Rarely has knowledge within cognitive psychology influenced the development and practice of cognitive behavior therapy. This article explores the integration of the contributions of the cognitive psychology areas of implicit learning, tacit knowledge structures, and encoding processes with producing or retarding change in cognitive behavior therapy. Differences are discussed between understanding something and knowing something. Implications for the practice of cognitive therapy, indeed all psychotherapy are discussed. A clinical example is provided.
Key words: tacit knowledge, implicit learning, cognitive encoding, cognitive therapy
WHAT CHANGES IN COGNITIVE THERAPY? THE ROLE OF TACIT KNOWLEDGE STRUCTURES
The fact that cognitive psychotherapy results in psychological and behavior change is undeniable - many studies have demonstrated that to be true. On the other hand, cognitive psychotherapy has not been shown to be consistently more effective than alternative therapies. In a recent short revie w of the comparative outcome literature, Dowd (2004a) concluded that the evidence for the greater efficacy of cognitive therapy is mixed, especially when compared with specific alternative treatments rather than with placebo or generic and supportive types of therapy. There is some evidence, however, that cognitive therapy may be especially useful in preventing relapse or with certain specific problems such as panic disorder. Whisman (1999) argued that the evidence is equivocal regarding whether cognitive change precedes or follows symptom change.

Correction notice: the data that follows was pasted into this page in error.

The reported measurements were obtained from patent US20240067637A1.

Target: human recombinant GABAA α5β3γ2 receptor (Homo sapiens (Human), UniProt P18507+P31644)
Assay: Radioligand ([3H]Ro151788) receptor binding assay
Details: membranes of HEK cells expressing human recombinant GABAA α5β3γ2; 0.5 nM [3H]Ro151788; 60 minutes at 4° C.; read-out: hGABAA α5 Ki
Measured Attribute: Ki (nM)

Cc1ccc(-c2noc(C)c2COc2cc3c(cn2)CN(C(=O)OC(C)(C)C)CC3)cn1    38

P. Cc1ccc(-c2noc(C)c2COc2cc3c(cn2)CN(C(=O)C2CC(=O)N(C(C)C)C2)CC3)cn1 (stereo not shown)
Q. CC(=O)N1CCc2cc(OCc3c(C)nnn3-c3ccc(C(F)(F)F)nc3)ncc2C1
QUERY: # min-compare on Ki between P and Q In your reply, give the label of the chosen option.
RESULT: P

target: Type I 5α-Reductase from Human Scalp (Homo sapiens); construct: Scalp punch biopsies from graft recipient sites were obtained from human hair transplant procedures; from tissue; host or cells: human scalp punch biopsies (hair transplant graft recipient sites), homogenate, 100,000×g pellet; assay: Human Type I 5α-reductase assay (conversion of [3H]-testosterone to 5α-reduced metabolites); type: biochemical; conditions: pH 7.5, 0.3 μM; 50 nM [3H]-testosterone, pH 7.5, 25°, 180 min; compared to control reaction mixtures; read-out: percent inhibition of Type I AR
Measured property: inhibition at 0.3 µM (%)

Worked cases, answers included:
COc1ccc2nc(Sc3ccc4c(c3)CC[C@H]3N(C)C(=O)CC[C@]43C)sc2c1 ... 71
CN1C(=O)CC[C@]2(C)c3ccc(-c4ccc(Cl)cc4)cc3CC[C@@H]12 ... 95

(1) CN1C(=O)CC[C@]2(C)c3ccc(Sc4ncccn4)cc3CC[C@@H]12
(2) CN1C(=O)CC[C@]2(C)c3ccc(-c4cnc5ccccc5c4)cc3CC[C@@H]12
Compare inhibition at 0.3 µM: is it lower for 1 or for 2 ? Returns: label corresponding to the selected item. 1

Why is this happening? Why, despite our best efforts, can we not develop cognitive therapy procedures that are more effective that other targeted treatments? Why can we not even agree whether cognitive changes cause behavioral changes or results from behavior change (e.g. Whisman, 1993) or whether cognitive change precedes or follows cognitive change (Whisman, 1999)? Why, as Imber and his colleagues (Imber et al, 1990) discovered, did neither cognitive therapy nor other therapies, produce the specific results that were predicted by their theoretical orientations? Is cognitive therapy even necessary at all? Jacobson and his colleagues (1996) argued it is not necessary and that behavioral activation is enough. Likewise, Feeney, Hembree, and Zoellner (2003) argued that the research literature has not demonstrated that adding additional interventions (such as cognitive therapy) to exposure therapy produced better outcomes than exposure alone.
These questions cannot be answered in one article but a partial answer is possible that might account for some of these findings. To do so I suggest that the fundamental conceptual model of cognitive behavior therapy be expanded to include changes in implicit knowledge structures as well as changes in explicit knowledge. More specifically I propose an integration of certain features of tacit or implicit learning in cognitive psychology with the theory of cognitive change. As David and Szentagotai (2005) have pointed out, cognitive psychology and cognitive behavioral psychotherapy developed independently and rarely has the former influenced the latter. This article is an attempt to do that in a limited area of knowledge.
Years ago, Hobbs (1962) suggested - contrary to the wisdom of that day - that cognitive change (insight) is the result of behavior change, not the cause of it. Clients, he said, changed their behavior and then reflected cognitively about what that new behavior meant and its implications. Later, and in the same vein, Bandura (1977) said, "On one hand the mechanisms by which human behavior is acquired and regulated are increasingly formulated in terms of cognitive processes. On the other hand, it is performance-based procedures that are proving to be the most powerful for effecting psychological changes" (p. 191). Or, in more popular terms, "It is easier to act your way into a new way of thinking than to think your way into a new way of acting. …